Livestock are essential for food and nutrition security in sub-Saharan Africa. They serve multiple purposes and are economically important, contributing 20–40% of agricultural gross domestic product (GDP) – in some countries, up to 80%. Globally, by 2050, food production of animal origin is expected to double, to meet rising demand due to population growth and increased consumption in developing countries.
Sub-Saharan Africa has a great deal of livestock, but productivity is generally low. Climate change is expected to create new challenges, such as increased prevalence of diseases, heat stress, and reduced access to feed and water due to increased temperatures and more extreme weather conditions.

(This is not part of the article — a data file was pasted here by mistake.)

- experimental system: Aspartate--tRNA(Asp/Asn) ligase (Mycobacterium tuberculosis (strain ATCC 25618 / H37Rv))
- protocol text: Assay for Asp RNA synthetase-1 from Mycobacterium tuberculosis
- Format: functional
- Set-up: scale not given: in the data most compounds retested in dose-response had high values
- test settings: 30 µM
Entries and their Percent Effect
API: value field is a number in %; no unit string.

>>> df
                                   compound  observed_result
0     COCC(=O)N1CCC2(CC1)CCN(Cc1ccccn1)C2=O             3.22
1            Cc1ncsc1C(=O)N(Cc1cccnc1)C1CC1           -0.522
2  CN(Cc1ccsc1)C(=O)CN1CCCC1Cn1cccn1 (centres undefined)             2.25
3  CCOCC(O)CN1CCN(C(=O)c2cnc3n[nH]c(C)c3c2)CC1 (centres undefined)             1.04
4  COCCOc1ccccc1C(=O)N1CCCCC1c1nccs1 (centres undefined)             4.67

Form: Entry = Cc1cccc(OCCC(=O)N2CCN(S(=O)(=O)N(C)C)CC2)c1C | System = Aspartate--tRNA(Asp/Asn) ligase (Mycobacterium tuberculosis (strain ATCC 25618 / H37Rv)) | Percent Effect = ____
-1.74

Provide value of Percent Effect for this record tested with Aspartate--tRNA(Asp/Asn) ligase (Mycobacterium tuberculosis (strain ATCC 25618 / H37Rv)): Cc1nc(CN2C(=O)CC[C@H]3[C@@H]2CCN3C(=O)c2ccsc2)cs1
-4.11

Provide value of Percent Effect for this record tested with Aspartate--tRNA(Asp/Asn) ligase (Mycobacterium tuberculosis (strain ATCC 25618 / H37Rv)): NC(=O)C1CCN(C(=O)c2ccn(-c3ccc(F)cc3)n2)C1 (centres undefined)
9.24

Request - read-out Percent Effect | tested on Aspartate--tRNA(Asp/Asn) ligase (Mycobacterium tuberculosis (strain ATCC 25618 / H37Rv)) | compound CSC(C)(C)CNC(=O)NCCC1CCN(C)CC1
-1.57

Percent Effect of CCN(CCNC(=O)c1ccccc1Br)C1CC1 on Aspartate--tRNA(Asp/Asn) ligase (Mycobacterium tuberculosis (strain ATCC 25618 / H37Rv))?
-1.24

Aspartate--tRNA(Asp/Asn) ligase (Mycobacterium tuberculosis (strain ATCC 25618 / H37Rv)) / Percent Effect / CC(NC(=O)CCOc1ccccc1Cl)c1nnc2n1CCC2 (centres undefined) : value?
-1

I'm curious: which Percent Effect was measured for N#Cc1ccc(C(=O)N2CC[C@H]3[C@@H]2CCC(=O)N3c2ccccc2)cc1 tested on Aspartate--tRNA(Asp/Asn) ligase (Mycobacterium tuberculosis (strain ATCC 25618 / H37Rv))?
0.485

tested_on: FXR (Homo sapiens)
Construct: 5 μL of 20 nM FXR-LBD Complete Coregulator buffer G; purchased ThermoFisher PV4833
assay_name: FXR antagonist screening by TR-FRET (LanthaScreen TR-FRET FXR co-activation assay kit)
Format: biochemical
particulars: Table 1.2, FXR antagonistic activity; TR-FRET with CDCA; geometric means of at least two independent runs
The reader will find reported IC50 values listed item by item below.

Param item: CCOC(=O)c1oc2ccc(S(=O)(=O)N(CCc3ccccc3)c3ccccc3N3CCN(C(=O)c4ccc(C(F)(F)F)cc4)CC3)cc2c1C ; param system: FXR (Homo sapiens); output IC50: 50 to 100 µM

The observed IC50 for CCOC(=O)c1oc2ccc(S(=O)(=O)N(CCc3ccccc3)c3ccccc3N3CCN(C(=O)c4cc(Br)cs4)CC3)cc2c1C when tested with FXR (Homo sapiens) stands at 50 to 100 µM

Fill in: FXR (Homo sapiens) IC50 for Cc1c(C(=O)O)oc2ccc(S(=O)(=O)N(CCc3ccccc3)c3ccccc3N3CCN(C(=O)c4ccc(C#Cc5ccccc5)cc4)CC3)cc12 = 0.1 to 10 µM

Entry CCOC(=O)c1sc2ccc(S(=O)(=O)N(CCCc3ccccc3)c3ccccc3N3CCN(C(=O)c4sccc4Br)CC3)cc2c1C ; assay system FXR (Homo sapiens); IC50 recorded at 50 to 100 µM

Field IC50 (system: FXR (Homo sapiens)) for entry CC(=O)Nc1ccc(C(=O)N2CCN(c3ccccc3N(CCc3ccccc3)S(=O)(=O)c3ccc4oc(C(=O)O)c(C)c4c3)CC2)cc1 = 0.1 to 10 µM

This policy brief examines the role of genetic diversity in adapting African livestock production to climate change and making it more sustainable. Some breeds are more resilient to harsh climate than others; at the same time, to the extent that breeding can improve productivity, it could reduce livestock’s environmental impact, including land and water use and greenhouse gas emissions.
The brief is based on an international seminar “Livestock Resources for Food Security in the Light of Climate Change”, held in March 2016 at the Swedish University of Agricultural Sciences (SLU) in collaboration between SIANI, SLU Global and SLU’s Department of Animal Breeding and Genetics.
In general, the genetic potential of livestock in sub-Saharan Africa has been largely unexploited, as there are usually no long-term breeding strategies in place, nor adequate policies, infrastructure, livestock recording schemes or trained staff needed to support them.